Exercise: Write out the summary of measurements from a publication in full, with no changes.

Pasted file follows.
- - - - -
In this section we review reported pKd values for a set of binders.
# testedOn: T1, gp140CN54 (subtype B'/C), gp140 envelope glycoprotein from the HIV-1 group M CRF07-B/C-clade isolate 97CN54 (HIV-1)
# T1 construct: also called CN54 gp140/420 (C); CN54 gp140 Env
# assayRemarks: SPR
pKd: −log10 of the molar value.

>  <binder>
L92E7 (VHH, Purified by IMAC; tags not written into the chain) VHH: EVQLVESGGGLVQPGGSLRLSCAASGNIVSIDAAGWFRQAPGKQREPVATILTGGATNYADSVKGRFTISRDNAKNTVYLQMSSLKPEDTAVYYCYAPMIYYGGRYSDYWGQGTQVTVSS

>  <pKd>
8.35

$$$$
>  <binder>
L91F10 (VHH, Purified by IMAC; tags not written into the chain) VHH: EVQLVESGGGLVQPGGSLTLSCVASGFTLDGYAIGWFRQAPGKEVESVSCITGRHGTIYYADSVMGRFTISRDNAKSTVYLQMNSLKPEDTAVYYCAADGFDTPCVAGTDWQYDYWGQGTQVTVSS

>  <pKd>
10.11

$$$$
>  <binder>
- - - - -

In this section we review reported pKd values for a set of binders.
# testedOn: T1, gp140CN54 (subtype B'/C), gp140 envelope glycoprotein from the HIV-1 group M CRF07-B/C-clade isolate 97CN54 (HIV-1)
# T1 construct: also called CN54 gp140/420 (C); CN54 gp140 Env
# assayRemarks: SPR
pKd: −log10 of the molar value.

>  <binder>
L92E7 (VHH, Purified by IMAC; tags not written into the chain) VHH: EVQLVESGGGLVQPGGSLRLSCAASGNIVSIDAAGWFRQAPGKQREPVATILTGGATNYADSVKGRFTISRDNAKNTVYLQMSSLKPEDTAVYYCYAPMIYYGGRYSDYWGQGTQVTVSS

>  <pKd>
8.35

$$$$
>  <binder>
L91F10 (VHH, Purified by IMAC; tags not written into the chain) VHH: EVQLVESGGGLVQPGGSLTLSCVASGFTLDGYAIGWFRQAPGKEVESVSCITGRHGTIYYADSVMGRFTISRDNAKSTVYLQMNSLKPEDTAVYYCAADGFDTPCVAGTDWQYDYWGQGTQVTVSS

>  <pKd>
10.11

$$$$
>  <binder>